Highest personal state income tax rates
Wednesday, September 01, 2010
While we wait for Congress to reconvene next week and start dealing with the impending return of higher federal income tax rates -- OK, quit laughing. It could happen; the Congress doing something, I mean. -- I thought it would be interesting to look at states that already substantially tax their higher-earning residents.
Forbes put together a nice slide show on just that topic. According to the magazine, the 10 jurisdictions -- and I have to use that term since the list includes a non-state, the District of Columbia -- with the highest personal income tax rates are:
- Hawaii: 11 percent on incomes exceeding $400,000 per couple, $200,000 for single filers
- Oregon: 11 percent on incomes exceeding $500,000 per couple, $250,000 for single filers
- California: 10.55 percent on incomes exceeding $1 million
- Rhode Island: 9.9 percent on incomes exceeding $373,650
- Iowa: 8.98 percent on incomes exceeding $64,261
- New Jersey 8.97 percent on incomes exceeding $500,000
- New York: 8.97 percent on incomes exceeding $500,000
- Vermont: 8.95 percent on incomes exceeding $373,650
- Maine: 8.5 percent on incomes exceeding $39,549 per couple, $19,749 for single filers
- Washington, D.C.: 8.5 percent on incomes exceeding $40,000
In the states where wealthier taxpayers are specifically targeted with surcharges, the taxes are popularly (or unpopularly if you're subject to them!) known as Millionaires' Taxes.
And In the article that accompanied the slide show, Forbes reporter Ashlea Ebeling looks at the possibility of Washington state instituting its own millionaires' tax.
Taxing the rich in the Pacific Northwest: The Washington state tax hike proposal will show up on the November ballot as Initiative 1098.
If it passes, it would assess a new 5 percent tax on taxpayers with income of more than $200,000 as a single filer or $400,000 for a couple filing jointly.
Evergreen State residents who make more than $500,000 as a single filer or $1 million as a jointly filing couple would face a state income tax rate of 9 percent.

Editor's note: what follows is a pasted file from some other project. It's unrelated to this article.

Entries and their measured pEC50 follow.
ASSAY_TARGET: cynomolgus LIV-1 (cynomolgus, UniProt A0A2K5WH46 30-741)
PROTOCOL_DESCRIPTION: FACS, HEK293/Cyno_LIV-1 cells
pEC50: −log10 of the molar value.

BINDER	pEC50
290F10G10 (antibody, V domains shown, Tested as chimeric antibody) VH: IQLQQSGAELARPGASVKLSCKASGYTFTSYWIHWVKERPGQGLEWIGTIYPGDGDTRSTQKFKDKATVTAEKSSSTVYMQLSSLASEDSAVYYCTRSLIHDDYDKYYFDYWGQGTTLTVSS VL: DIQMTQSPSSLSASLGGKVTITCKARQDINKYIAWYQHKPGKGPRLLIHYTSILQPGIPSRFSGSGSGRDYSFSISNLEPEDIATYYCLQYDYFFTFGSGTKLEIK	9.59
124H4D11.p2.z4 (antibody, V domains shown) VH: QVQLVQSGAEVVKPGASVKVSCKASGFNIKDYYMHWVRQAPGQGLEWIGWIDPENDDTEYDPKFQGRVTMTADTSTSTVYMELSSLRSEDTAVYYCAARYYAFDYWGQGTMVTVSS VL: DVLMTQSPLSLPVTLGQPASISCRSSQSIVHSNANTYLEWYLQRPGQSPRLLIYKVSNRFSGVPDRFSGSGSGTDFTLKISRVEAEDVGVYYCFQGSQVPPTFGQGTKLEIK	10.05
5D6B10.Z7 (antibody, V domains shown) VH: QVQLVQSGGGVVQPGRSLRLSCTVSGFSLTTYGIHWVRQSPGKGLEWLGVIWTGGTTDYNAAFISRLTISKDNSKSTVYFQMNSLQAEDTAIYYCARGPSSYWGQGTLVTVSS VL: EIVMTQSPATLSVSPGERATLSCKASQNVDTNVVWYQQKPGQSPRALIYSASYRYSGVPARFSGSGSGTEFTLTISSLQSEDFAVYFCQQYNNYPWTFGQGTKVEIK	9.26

According to tax expert interviewed for the Forbes' story, the Washington initiative has a legitimate chance of approval, in part because it also includes a 20 percent reduction in real estate taxes, which every property owner hates.
Jamie Yesnowitz, a senior manager in Grant Thornton's state and local tax group in Washington, D.C., says the effort to pass Initiative 1098 "is tailored to encourage the vast majority of Washington [state] voters to support a tax that would not be imposed on them."
Or, as it's known in the tax world, the old "behind the tree" strategy, based on the famous quote by the late U.S. Sen. Russell B. Long (D-La.): "Don't tax you, don't tax me, tax that man behind the tree."
One of 1098's supporters, however, isn't hiding behind a tree. Bill Gates, a wealthy lawyer in his own right and father of software magnate, Washington resident and gazillionaire BG3, is bankrolling the effort to institute Washington's first-ever personal income tax.
There's no word on where Microsoft's younger Gates stands on the tax referendum.
Where can you go? If you're a wealthier Washington resident and Initiative 1098 passes, you might want to consider moving to a state that doesn't have a personal, wage-based income tax.
In addition to, for now, Washington, they are Alaska, New Hampshire, Tennessee, Florida, South Dakota, Nevada, Texas
Remember, though, that states usually have other ways to get to your money.
Some tax source income, regardless of where it eventually ends up (such as Georgia, about which I've ranted posted before). Others (California, Connecticut, Nebraska,
Rhode Island and Vermont) tax all retirement money.
So maybe the best answer is to stay put and hire a good financial planner and tax adviser to help you minimize the taxes where you like living.
- California millionaires' tax is legal
- Hawaii becomes a tax paradise lost
- State taxes on the rise
- 'Tax us more,' say some rich Americans
- Taxes, wealth and relativity
- Don't hate me because I'm rich
- N.J. got it right: We hate property taxes
- This is why I hate ballot referenda
- State Tax Departments
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I'm an Indiana resident and I can confirm that property tax rates have finally dropped a little bit here, but the local tax rate has increased to offset the difference. It is pretty much a shell game that it seems the local politicians are playing with how the blame for taxation get placed. If anyone has insight or new tax law info for Indiana or other states please post it on http://www.federaldirecttax.com so others can check it out.
Posted by: Joe R | Thursday, September 02, 2010 at 11:51 AM